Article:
(This is the second of three rants articles on Mobile comms - the previous one gives my opinion of the existing players)
I move a lot for my job. I commute around 1,000 miles a week, and have the occasional trip off to other continents. So how do I ensure I have reliable mobile communications wherever I go, without it costing a fortune? Well, basically I dont. But I'll show you how I get close.
Firstly, do you really want your phone to work everywhere you go? You probably do. Especially for family emergencies, flight delays, and other assorted screwups. So how do you do this?
You can enable roaming on your mobile phone contract. This may be cheap - vodafone, for instance, can give you really cheap mobile phone calls abroad if you buy an add on. Or it could be ridicuously expensive - like the time vodafone charged me £2,000 for a months european travel telecoms when they failed to apply the package.
How cheap, and how much hassle, is completely up to you.
For instance, recently I switched to Three. Three's small print (the bit you never read first) says you cannot switch on roaming on the first 90 days of your contract with a SIM only deal, as you might use it a lot, and run away without paying your bill. I think I added that bit. And given Three's 'customer support' basically means 'their way or the highway' I was stuck whilst travelling around Europe (7 countries and 1,500 miles on a motorbike) without telecoms. Bugger.
So what I did was jump onto every free wifi I could find, and use Skype. My email also worked this way, and so at least I got a little bit of contact. In Belgium, I basically walked into a shop, waved my unlocked iPhone at an assistant, got a €20 euro PAYG SIM with some data provision and walked out 10 minutes later with a working phone. Okay, a Belgian number, but at least one folks could contact me on, and one I could text from.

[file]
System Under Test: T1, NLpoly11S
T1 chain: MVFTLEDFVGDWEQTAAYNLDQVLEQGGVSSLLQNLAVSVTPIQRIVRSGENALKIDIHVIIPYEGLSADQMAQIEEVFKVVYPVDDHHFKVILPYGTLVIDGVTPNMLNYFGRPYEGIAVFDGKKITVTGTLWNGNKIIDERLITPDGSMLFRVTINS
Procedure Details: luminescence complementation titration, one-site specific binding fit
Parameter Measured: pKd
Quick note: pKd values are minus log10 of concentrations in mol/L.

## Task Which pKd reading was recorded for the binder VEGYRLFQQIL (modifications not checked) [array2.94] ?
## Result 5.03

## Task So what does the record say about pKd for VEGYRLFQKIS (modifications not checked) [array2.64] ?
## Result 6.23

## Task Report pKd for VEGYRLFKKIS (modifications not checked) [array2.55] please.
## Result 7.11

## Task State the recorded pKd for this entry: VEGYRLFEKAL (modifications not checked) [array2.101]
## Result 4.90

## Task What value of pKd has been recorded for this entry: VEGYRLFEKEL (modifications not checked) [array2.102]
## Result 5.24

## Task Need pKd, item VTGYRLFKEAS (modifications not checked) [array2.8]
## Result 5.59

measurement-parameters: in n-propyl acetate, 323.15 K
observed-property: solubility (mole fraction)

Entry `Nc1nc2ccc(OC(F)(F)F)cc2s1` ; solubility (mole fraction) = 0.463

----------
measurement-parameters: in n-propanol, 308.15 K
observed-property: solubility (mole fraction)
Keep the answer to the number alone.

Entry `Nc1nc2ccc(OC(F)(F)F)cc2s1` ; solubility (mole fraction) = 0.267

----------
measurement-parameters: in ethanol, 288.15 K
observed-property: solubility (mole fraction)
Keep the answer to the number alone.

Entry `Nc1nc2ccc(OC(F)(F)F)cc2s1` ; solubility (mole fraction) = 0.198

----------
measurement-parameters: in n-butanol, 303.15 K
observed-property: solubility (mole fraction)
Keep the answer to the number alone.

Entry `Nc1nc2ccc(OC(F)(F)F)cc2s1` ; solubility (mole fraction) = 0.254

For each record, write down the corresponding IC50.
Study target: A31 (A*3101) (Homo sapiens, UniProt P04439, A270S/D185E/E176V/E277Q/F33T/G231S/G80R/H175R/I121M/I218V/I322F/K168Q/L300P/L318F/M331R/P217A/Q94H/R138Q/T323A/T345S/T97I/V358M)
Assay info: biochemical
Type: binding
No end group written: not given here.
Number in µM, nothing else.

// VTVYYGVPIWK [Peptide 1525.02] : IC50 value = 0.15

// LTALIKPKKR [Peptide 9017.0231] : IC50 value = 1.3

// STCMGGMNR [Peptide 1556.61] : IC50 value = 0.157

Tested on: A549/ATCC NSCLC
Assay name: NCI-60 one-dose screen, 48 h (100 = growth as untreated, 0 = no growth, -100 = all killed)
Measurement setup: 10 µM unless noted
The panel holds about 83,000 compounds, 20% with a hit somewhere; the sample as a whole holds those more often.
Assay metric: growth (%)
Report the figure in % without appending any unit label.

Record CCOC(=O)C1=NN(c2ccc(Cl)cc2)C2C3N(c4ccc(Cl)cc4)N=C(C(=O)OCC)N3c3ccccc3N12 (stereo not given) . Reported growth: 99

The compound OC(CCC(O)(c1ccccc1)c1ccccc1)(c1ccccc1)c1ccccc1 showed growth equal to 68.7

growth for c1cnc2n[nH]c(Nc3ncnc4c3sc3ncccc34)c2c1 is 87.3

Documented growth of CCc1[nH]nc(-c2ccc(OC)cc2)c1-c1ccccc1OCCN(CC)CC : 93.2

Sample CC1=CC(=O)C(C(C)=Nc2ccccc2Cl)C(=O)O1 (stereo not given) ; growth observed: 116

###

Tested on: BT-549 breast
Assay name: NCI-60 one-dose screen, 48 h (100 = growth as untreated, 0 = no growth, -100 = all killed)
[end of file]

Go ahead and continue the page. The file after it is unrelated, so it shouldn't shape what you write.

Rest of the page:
And the iPhone meant that I didnt lose all my contacts, etc.
So you can always do that. You'll end up with a book of micro-sims - one for each country - but that'll work.
There are companies out ther who market SIM's that will work in all countries at a fairly reasonable price. However, the ones like that you can buy in travel shops (in the small print) will charge you £1/Mb for data. So downloading a CD will cost you £60. Ouch. So watch out for that.
Okay, so telecoms is achievable with very little effort. How about data?
International data roaming is like chopping off your testicles and mailing them to your telecoms provider. Its fantastic money for them, for very little effort. Or a 'Rip Off' as we like to call it. Jake Howlett has a really good example of this here.
Data roaming is expensive. So don't do it. Most modern hotels will have decent Wifi - the ALoft and W hotels for instance have fantastic wifi. Its well worth the £10 or so per day for that. Some hotels have really awful wifi.
In those cases, you might want to try tethering your phone. In my case, I have an iPhone where tethering is carrier specific. Some carriers - such as O2 - charge you extra (Update - they dont now). Three do not. Other carriers - such as GiffGaff dont provide it at all. Which is really stupid.
And I've found that my iPhone runs hot, and the battery drains really quickly when tethering. So I try and avoid it. In the UK, I use an unlocked Three mifi 2 - a wee battery operated device that pulls 3g data in, and gives you a personal hotspot. The Mifi2 gives you up to five connected devices, so its really handy for data for the laptop, iPhone and iPad all at the same time. Lovely. And since its unlocked, its a case of finding a PAYG 3g SIM card for your target country. Its hard, but its really cheap.
For instance, I'm standing in the sleazy jet boarding queue typing this on my iPad, using the mifi 2. No. Really.
When I'm in the USA (assuming I pass the TSA audition to get in) I use a virgin mobile payg mifi. That worked really well at lotus fear. And worked really well on the hog ride with five sweaty bikers catching up on the IBM legal debacle this year.. I just walked into Best Buy and paid $100 - about as much as I'd pay n a week.
Lastly, there is Boingo. It's a wifi plan that works internationally for a fairly flat rate. I tend to be in places away from wifi, so this was less relevant for me, but I know folks who love this service. yMMV.
Why not 3G USB dongles? They mostly tend to be locked down Huwei devices and the drivers are crap. Then you have to set up a personal hotspot on your laptop for the iPad, etc. sod that for a game of soldiers. Especially bad on a locked down laptop, or an iPad...